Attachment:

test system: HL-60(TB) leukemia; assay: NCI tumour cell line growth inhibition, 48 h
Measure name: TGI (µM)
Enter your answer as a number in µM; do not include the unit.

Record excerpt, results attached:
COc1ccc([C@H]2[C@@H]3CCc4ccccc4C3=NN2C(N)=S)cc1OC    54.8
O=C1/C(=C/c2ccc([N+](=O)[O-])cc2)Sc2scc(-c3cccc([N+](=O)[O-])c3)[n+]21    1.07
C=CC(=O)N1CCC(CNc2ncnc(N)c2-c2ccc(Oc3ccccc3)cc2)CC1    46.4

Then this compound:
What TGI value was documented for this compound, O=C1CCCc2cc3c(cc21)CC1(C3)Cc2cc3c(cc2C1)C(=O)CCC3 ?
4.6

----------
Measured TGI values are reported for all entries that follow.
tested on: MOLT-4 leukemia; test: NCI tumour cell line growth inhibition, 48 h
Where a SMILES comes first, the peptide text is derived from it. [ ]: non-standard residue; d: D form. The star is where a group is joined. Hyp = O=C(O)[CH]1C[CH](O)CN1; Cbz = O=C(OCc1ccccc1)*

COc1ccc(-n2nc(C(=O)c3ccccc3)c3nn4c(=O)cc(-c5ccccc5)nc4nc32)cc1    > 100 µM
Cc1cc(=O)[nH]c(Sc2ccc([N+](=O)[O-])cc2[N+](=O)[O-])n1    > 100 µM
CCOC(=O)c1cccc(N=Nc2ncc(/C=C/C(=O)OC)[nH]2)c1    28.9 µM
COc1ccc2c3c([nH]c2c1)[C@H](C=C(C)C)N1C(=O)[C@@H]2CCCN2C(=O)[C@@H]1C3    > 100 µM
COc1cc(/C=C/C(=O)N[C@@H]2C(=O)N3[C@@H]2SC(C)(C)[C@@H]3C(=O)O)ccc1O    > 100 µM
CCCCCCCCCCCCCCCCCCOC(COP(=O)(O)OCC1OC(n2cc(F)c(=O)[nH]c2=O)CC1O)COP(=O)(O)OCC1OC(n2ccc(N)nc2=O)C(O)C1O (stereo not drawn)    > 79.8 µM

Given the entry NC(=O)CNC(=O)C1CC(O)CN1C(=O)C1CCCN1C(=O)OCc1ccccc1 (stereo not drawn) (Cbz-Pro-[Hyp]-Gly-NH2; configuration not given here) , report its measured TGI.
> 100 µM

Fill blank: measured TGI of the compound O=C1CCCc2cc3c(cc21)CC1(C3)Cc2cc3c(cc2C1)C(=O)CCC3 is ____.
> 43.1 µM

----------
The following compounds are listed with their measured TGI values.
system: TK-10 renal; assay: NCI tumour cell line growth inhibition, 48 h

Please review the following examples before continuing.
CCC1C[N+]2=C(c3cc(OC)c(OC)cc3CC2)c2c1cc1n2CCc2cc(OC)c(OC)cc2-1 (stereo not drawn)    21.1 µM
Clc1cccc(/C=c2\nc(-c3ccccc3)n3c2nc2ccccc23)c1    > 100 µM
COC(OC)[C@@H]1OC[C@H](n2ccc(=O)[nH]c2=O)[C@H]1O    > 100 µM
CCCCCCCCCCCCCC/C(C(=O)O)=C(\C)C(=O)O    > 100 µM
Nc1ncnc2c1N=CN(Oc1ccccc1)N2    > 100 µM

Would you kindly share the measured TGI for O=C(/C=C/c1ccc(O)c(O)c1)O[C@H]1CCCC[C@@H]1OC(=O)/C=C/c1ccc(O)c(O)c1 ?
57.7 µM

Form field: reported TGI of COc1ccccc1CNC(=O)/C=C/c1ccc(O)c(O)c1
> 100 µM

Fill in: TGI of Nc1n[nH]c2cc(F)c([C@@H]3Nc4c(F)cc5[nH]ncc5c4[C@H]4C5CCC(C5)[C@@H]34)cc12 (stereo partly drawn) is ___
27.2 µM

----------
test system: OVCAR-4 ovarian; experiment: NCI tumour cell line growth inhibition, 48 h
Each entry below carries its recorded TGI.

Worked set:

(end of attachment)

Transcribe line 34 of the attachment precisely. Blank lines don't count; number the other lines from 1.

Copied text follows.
Would you kindly share the measured TGI for O=C(/C=C/c1ccc(O)c(O)c1)O[C@H]1CCCC[C@@H]1OC(=O)/C=C/c1ccc(O)c(O)c1 ?